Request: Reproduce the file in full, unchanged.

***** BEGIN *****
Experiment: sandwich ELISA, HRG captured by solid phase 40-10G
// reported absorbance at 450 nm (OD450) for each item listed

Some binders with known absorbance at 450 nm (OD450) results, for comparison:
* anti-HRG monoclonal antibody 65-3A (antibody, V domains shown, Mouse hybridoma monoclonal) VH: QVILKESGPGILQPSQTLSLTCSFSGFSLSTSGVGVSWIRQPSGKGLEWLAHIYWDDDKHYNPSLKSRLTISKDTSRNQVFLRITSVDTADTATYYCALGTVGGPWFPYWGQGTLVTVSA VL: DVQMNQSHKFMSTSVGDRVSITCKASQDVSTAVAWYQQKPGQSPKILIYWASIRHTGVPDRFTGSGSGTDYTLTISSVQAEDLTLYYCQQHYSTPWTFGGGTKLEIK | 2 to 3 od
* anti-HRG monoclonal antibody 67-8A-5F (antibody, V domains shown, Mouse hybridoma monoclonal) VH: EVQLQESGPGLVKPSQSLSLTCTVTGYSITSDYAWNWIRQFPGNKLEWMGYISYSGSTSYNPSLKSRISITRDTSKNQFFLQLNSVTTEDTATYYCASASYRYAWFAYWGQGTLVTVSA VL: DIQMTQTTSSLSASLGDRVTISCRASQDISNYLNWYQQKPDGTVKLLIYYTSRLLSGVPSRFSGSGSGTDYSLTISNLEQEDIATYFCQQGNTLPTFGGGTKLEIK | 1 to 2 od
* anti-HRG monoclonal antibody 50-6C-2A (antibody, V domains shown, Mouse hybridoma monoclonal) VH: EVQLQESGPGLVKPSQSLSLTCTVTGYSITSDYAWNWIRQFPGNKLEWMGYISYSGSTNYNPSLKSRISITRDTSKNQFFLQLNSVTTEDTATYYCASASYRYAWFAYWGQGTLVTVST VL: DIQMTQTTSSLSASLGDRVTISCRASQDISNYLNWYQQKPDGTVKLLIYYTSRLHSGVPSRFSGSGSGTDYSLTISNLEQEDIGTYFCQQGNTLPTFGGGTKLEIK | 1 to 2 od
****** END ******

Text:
Experiment: sandwich ELISA, HRG captured by solid phase 40-10G
// reported absorbance at 450 nm (OD450) for each item listed

Some binders with known absorbance at 450 nm (OD450) results, for comparison:
* anti-HRG monoclonal antibody 65-3A (antibody, V domains shown, Mouse hybridoma monoclonal) VH: QVILKESGPGILQPSQTLSLTCSFSGFSLSTSGVGVSWIRQPSGKGLEWLAHIYWDDDKHYNPSLKSRLTISKDTSRNQVFLRITSVDTADTATYYCALGTVGGPWFPYWGQGTLVTVSA VL: DVQMNQSHKFMSTSVGDRVSITCKASQDVSTAVAWYQQKPGQSPKILIYWASIRHTGVPDRFTGSGSGTDYTLTISSVQAEDLTLYYCQQHYSTPWTFGGGTKLEIK | 2 to 3 od
* anti-HRG monoclonal antibody 67-8A-5F (antibody, V domains shown, Mouse hybridoma monoclonal) VH: EVQLQESGPGLVKPSQSLSLTCTVTGYSITSDYAWNWIRQFPGNKLEWMGYISYSGSTSYNPSLKSRISITRDTSKNQFFLQLNSVTTEDTATYYCASASYRYAWFAYWGQGTLVTVSA VL: DIQMTQTTSSLSASLGDRVTISCRASQDISNYLNWYQQKPDGTVKLLIYYTSRLLSGVPSRFSGSGSGTDYSLTISNLEQEDIATYFCQQGNTLPTFGGGTKLEIK | 1 to 2 od
* anti-HRG monoclonal antibody 50-6C-2A (antibody, V domains shown, Mouse hybridoma monoclonal) VH: EVQLQESGPGLVKPSQSLSLTCTVTGYSITSDYAWNWIRQFPGNKLEWMGYISYSGSTNYNPSLKSRISITRDTSKNQFFLQLNSVTTEDTATYYCASASYRYAWFAYWGQGTLVTVST VL: DIQMTQTTSSLSASLGDRVTISCRASQDISNYLNWYQQKPDGTVKLLIYYTSRLHSGVPSRFSGSGSGTDYSLTISNLEQEDIGTYFCQQGNTLPTFGGGTKLEIK | 1 to 2 od